Source: The Economist
Life is getting tougher for foreign companies. Those that want to stay will have to adjust
ACCORDING to the late Roberto Goizueta, a former boss of The Coca-Cola Company, April 15th 1981 was “one of the most important days…in the history of the world.” That date marked the opening of the first Coke bottling plant to be built in China since the Communist revolution.
The claim was over the top, but not absurd. Mao Zedong’s disastrous policies had left the economy in tatters. The height of popular aspiration was the “four things that go round”: bicycles, sewing machines, fans and watches. The welcome that Deng Xiaoping, China’s then leader, gave to foreign firms was part of a series of changes that turned China into one of the biggest and fastest-growing markets in the world.
For the past three decades, multinationals have poured in. After the financial crisis, many companies looked to China for salvation. Now it looks as though the gold rush may be over.
More pain, less gain
In some ways, China’s market is still the world’s most enticing. Although it accounts for only around 8% of private consumption in the world, it contributed more than any other country to the growth of consumption in 2011-13. Firms like GM and Apple have made fat profits there.
But for many foreign companies, things are getting harder. That is partly because growth is flagging, while costs are rising. Talented young workers are getting harder to find, and pay is soaring.
China’s government has always made life difficult for firms in some sectors—it has restricted market access for foreign banks and brokerage houses and blocked internet firms, including Facebook and Twitter—but the tough treatment seems to be spreading. Hardware firms such as Cisco, IBM and Qualcomm are facing a post-Snowden backlash; GlaxoSmithKline, a drugmaker, is ensnared in a corruption probe; Apple was forced into a humiliating apology last year for offering inadequate warranties; and Starbucks has been accused by state media of price-gouging. A sweeping consumer-protection law will come into force in March, possibly providing a fresh line of attack on multinationals. And the government’s crackdown on extravagant spending by officials is hitting the foreign firms that peddle luxuries.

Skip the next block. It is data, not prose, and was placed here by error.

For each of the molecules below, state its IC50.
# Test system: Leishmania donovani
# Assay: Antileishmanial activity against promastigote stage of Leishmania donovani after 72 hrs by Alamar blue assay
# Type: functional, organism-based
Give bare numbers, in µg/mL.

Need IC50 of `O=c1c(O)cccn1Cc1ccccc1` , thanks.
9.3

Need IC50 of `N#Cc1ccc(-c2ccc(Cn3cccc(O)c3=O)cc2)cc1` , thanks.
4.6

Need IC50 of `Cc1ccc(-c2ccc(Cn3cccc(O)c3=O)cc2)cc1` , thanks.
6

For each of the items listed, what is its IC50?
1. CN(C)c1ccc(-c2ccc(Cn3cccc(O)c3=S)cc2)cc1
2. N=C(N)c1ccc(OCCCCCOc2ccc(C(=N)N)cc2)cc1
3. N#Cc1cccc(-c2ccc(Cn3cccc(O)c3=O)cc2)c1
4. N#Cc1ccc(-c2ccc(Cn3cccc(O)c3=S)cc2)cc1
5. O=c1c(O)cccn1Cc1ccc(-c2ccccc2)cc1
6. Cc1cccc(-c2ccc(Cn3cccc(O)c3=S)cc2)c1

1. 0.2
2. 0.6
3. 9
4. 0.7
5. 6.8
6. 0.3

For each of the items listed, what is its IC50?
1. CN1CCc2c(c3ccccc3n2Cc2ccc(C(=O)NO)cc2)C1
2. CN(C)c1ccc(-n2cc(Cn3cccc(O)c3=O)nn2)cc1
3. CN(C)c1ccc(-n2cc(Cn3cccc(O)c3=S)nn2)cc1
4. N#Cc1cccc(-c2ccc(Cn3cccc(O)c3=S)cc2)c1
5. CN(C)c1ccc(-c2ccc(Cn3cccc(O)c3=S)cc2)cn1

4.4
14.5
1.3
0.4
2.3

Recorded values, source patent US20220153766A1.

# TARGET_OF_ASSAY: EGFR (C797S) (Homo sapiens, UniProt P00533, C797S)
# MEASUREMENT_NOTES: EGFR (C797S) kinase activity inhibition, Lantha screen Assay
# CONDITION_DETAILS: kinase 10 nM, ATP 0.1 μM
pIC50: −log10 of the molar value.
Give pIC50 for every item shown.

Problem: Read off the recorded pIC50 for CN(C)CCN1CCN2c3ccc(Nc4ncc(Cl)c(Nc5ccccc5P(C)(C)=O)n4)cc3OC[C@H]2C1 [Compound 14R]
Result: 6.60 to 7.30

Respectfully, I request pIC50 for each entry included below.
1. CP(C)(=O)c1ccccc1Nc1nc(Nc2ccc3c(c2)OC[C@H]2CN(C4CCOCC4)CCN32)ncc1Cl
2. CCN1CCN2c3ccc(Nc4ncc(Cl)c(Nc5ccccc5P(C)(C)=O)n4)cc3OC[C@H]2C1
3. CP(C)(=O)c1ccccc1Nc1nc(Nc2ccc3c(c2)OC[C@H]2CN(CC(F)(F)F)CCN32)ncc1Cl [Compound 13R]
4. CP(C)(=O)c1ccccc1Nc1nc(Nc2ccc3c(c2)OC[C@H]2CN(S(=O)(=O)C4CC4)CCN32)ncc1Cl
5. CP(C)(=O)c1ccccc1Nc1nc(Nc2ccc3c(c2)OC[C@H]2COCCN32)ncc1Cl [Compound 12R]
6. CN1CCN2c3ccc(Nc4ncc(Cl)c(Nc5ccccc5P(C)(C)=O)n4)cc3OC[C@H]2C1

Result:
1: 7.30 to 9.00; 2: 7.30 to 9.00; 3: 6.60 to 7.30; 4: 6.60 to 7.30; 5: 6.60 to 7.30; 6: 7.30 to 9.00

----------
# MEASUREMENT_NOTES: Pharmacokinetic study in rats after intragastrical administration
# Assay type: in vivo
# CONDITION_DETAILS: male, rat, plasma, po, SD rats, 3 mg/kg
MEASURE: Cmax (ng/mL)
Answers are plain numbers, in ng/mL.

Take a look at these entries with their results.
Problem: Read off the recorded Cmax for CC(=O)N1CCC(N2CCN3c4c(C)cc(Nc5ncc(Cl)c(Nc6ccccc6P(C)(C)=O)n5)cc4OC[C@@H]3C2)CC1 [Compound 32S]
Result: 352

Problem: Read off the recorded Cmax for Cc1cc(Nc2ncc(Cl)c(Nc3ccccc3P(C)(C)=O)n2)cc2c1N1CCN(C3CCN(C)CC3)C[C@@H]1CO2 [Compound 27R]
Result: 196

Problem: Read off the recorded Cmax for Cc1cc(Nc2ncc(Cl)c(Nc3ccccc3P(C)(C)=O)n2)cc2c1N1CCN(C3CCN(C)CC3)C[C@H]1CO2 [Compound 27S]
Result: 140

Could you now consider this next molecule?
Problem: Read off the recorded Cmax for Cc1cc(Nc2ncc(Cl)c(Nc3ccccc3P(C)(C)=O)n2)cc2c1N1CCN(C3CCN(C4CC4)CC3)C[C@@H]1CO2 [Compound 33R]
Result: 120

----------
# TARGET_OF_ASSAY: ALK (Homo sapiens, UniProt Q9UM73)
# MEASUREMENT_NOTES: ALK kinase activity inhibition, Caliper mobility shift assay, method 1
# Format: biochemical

Competition is heating up. China was already the world’s fiercest battleground for global brands but local firms, long laggards in quality, are joining the fray. Many now have overseas experience, and some are developing inventive products. Xiaomi and Huawei have come up with world-class smartphones, and Sany’s excellent diggers are taking on costlier ones made by Hitachi and Caterpillar. Consumers will no longer pay a hefty premium just because a brand is foreign. Their internet savvy and lack of brand loyalty makes them the world’s most demanding customers. Den Rest des Beitrags lesen »